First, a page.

More rain was predicted, so David had decided not to pick this morning. No problem, since there was only about half a day's work left and dry weather was forcast for the afternoon. And so we started the day with a nutricious lunch and a glass of wine or two. Then off to Brochon to harvest the Cote de Nuits Villages.
I went back to the cuverie with the rest of the sorting team after about an hour, along with the first van-load of grapes. Beatiful looking grapes again, that didn't require a lot of sorting. The first 25 percent of the grapes went in the cuve whole cluster, the rest was destemmed. After Brochon the pickers went to David's parcel of Morey-Saint-Denis, which they finished rather quickly (it was only about one barrel worth of grapes) and then it was time for champagne! After the champagne we still had to sort the Morey (again, not much sorting needed) which went in the cuve 100% whole cluster.
When cleaning the sorting table afterwards, we found a few ladybugs. David decided to place them in the rosé vat as an experiment to see if Bill Nanson's theory could be true. Interesting!
In the evening we had a real Burgundian paulée to celebrate the end of the harvest. Coq au vin and lots of interesting bottles like a 1970 Monbazillac (incredibly youthful) and an Italian sparkling wine made by Anselme Selosse. We also had a look at the first lab analyses: 12,2 to 13,2 alcohol and moderate acidity (pH 3.14 to 3.30). Just about perfect!
It had rained a bit at night, and it started raining again when we started picking David's Bourgogne vineyard "Au Pelson". Not the best of conditions, although it was no big problem for the grapes as the rainwater on the grapes was shaken of at the vibrating sorting table. It was uncomfortable for the pickers, several kilo's of sticky clay would cling on your boots, and especially for the "porteurs" who had to transport the crates out of the vineyard with a wheelbarrow.
After about an hour it became dry, and in the afternoon it would even be sunny. By then I was in cuverie with the other "English speakers" (and Christophe). Compared to Tuesday we had reinforcements: Chris from England (he has lived a couple of years in Morey-Saint-Denis) who was smart enough to arrive just after the rain stopped, and Annabel from California (though she now lives in Meursault) who had already worked the harvest at Pierre Morey.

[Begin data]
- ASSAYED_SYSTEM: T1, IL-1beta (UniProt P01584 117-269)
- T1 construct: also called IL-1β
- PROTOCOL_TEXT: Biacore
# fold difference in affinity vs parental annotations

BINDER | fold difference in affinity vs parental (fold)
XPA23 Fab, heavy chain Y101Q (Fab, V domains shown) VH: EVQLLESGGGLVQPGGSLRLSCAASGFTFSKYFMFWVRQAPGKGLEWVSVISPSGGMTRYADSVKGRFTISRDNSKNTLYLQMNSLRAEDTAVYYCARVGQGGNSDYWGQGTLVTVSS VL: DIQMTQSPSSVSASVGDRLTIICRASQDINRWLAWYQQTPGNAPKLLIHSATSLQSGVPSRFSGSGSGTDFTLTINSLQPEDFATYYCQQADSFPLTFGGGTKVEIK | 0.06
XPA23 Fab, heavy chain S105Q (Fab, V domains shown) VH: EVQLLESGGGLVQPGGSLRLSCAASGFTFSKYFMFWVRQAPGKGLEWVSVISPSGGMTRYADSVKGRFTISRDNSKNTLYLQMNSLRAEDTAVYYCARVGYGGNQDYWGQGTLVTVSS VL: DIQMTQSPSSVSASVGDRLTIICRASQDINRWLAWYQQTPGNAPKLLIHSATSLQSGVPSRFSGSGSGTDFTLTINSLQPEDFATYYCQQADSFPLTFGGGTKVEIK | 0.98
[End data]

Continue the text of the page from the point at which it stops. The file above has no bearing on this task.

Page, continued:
The grapes looked impeccable, so not a lot of sorting was necessary. After long contemplations David had decided to vinify the Bourgogne 100% whole cluster this year. It will be interesting to see how this "experiment" turns out! The next grapes arriving in the cuverie were the Passetoutgrains gamay and pinot noir. They didn't need a lot of sorting either, and were completely destemmed.
In the evening we had pizzas, and (blind) tasted some bottles. I surprised everyone by presenting a German wine (Meyer-Näkel spätburgunder from Ahr)...
It looked like I was going to miss out on the action at Domaine Anne Gros this year, as Anne had finished picking last week already. Or so I thought, because I found out she had postponed picking the Bourgogne blanc and Chambolle-Musigny. And so I was still able to do a day of harvesting here, much to my delight.
The day started a bit grey and misty, but it was dry and it was soon getting sunny and warm. The Bourgogne blanc parcel was in Vosne-Romanée, on the other side of the railroad. The chardonnay grapes here were close to perfect, and we finished picking them in about two hours. The rest of the day we spent in the Combe d' Orveau picking Chambolle-Musigny, apart from a lunch-break at the domaine. Madame Gros had once again prepared a great meal, especially her home-made tarte au rhubarbe was to die for!
The Chambolle grapes looked a whole lot better than last year, with considerably less rot. Anne was very happy with the whole harvest, not just in Burgundy but also at the new domaine in Minervois that she runs with her husband Jean-Paul Tollot. The carignan grapes here were the most beautiful grapes she ever saw.
A nouveauté: she makes two new wines this year, from bought-in grapes. A Nuits-Saint-Georges and a red Savigny-les-Beaune.
The picking made me hungry and thirsty. I successfully challenged both conditions that night at Chez Guy in Gevrey-Chambertin, where I had dinner with Cynthia and Belgians Paul, Christian and Martine who were staying in Anne's guesthouse. Perfect way to end the day!